Never have I been more proud of The Teenager than I am today.
He got his exam results and has secured his place at University.
When MS first raised its ugly head, he had just started out on his high school journey. When I think back to what he had to endure, I could cry.
He witnessed my first proper relapse in all its frightening, bewildering intensity. He saw me lying on the sofa, hour after hour, unable to carry out the most basic tasks. He asked around his friends for lifts to rugby, to football. My friend went in my place to Parent’s Evening.
He knew about the vicious bullying I was experiencing in work, culminating in my dismissal for MS. He heard about the legal proceedings, in amongst worsening relapses. And all the while he was trying to forge his own identity as a Teenager. A hefty burden at the best of times.
It’s always been just me and him, since he was a baby, and I’ve always tried to be independent, fearless and positive. MS changed all that. We both took a huge dip. It knocked us sideways. It took a while (years), but we got through it and we came out stronger.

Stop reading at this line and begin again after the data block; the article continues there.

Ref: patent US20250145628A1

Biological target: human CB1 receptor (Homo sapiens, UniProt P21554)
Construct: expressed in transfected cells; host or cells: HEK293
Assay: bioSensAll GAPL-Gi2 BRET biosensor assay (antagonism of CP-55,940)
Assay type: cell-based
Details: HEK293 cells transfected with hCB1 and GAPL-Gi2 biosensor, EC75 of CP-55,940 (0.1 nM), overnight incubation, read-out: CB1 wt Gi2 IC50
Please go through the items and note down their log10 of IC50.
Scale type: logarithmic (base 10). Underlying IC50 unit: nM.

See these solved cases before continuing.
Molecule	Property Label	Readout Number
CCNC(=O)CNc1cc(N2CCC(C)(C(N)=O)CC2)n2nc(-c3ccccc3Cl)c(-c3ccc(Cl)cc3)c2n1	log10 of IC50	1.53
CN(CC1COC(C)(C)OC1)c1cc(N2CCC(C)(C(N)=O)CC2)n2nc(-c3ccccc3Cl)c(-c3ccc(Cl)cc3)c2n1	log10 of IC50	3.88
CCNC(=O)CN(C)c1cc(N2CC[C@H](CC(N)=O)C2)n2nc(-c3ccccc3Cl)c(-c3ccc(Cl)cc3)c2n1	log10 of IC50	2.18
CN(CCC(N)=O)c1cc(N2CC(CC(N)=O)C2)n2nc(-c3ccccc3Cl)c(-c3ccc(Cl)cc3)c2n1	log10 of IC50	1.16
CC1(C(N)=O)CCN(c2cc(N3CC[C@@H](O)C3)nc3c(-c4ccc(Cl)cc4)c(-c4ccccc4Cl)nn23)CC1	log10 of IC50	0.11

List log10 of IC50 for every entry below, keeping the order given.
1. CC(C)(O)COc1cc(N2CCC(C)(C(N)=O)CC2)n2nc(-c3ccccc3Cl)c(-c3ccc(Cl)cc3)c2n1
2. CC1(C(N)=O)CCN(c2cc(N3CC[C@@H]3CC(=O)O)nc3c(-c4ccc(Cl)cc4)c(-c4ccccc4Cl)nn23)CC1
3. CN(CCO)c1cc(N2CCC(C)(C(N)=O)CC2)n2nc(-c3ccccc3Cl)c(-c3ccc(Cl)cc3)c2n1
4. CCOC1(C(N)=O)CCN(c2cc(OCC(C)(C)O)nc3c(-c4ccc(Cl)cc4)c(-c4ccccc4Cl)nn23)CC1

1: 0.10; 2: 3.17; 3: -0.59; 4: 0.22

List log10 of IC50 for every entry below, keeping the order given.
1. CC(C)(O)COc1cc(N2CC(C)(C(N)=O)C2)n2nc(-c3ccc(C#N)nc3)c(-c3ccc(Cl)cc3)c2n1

Regular readers will know him really well – you’ll have heard about our fair share of ups and downs, run-ins and tantrums. I hope you’ve seen though, as I have, how he has grown in to quite an incredible young adult.
I know most parents boast, but if there’s ever a blog post for me to do that, it’s this one. He’s a totally amazing individual, with a real sense of who he is. He’s considerate yet determined. All fears I had that he would internalise the emotions he was experiencing with the MS have been laid to rest. I can only watch in wonder at how he goes out and grabs the world with both hands.
We had many quick text and phone chats this morning about his impending move to Bristol (according to The Teenager, ‘far enough away to be an adult, close enough to be handy’). I’ve been issued strict instructions for Drop-Off Day:
‘Mum, right, you can take me there with all my stuff and help sort my room out. You’ll make it nice?’
‘Of course, dear.’
‘Then I’ll have to say goodbye. You won’t cry, will you?’
‘If I do, I’ll do it in the car, don’t worry’.
‘Good. ‘Cause then I have to go to the kitchen and meet everyone else’.
‘I know. Do you think you’ll need an egg timer?’
‘Muuuuuuuum?! I’ve got a list of stuff to get, like don’t worry’.
‘Ok. How many shower gels do you reckon you’ll need?’
Today is beautiful – we made it. He made it. And in a way, The Teenager had a far bigger mountain to climb than me. I’d lived my life before MS came. He had it flung at him far too young. But he took it, dealt with it and succeeded despite it.